LinkedIn finished last year with a solid financial performance, but the online professional networking service rattled already jittery investors, with a forecast indicating that its growth is slowing more than investors envisioned.
The projection released Thursday, along with LinkedIn Corp.’s fourth-quarter results, triggered a 7 percent drop in the company’s stock price, during extended trading.
LinkedIn also announced it is spending $120 million to buy Bright, a startup that specializes in making data-analysis tools that can be used to connect job hunters with employers.
The late sell-off in LinkedIn’s stock came a day after Twitter Inc., another internet service that connects people with common interests, let down Wall Street with a jarring slowdown in its user growth. Twitter only added 9 million users during the final three months of last year, well below its quarterly average of 16 million additional users during the previous year.
LinkedIn is persuading more people to set up accounts and share their job histories at the same pace that it has been.
Another 18 million accounts were set up in the fourth quarter, extending LinkedIn’s reach to 277 million users through December. That matched the average of additional accounts that LinkedIn gained in the previous four quarters.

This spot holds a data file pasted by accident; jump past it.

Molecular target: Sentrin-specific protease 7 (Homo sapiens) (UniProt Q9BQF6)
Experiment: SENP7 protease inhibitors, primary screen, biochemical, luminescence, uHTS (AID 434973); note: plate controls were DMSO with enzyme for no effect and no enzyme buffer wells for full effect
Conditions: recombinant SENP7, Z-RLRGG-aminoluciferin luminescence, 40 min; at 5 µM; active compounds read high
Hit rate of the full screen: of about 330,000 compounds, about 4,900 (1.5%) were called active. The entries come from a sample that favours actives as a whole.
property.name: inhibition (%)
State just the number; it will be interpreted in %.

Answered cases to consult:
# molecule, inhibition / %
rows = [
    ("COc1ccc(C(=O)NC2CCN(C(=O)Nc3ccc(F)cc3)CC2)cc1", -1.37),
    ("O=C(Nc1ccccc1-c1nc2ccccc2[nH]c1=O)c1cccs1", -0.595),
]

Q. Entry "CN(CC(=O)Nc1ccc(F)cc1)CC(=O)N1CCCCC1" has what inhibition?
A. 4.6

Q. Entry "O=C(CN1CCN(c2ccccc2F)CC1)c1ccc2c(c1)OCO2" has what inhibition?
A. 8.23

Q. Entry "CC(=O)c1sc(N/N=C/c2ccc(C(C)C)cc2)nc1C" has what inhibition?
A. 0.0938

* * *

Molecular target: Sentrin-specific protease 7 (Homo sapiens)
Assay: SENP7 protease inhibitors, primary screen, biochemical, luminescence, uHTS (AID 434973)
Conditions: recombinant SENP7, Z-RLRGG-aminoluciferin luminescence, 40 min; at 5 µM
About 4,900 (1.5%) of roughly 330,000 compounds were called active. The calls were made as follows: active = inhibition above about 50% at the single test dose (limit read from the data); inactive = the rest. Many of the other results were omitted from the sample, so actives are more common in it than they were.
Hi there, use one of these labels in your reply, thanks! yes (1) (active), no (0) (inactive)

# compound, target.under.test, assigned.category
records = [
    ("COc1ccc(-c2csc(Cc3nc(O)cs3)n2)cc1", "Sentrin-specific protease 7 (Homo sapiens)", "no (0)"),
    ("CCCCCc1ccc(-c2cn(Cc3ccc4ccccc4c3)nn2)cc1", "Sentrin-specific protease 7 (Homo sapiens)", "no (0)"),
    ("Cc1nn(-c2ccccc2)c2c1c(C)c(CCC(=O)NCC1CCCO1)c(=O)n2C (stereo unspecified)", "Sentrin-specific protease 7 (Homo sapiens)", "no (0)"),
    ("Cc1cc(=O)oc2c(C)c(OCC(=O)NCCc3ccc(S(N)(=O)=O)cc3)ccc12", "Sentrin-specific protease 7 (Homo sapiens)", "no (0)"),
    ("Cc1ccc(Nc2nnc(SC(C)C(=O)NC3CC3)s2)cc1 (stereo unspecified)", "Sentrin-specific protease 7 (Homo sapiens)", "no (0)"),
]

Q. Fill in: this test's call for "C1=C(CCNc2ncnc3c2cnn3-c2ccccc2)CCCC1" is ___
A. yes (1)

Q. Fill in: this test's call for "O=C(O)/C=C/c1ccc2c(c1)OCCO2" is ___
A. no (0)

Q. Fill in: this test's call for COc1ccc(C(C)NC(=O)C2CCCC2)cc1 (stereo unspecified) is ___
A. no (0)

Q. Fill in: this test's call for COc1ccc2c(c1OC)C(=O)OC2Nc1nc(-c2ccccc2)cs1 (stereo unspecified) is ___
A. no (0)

But LinkedIn’s projections raised worries that the company is starting to have more trouble mining its growing audience for more revenue.
Management predicted revenue of $455 million to $460 million during the first three months of this year, below the average estimate of $471 million among analysts surveyed by FactSet.
The company’s stock plunged $16.50 to $206.95, in extended trading.
LinkedIn delivered fourth-quarter earnings, and revenue topped analyst estimates.
The Mountain View, Calif., company earned $3.8 million, or 3 cents per share. That was down 67 percent from $11.5 million, or 10 cents per share, a year earlier.
If not for certain expenses, LinkedIn said it would have earned 39 cents per share – a penny above analyst projections.
Revenue climbed 47 percent from the previous year, to $447 million. Analysts had anticipated revenue of $438 million.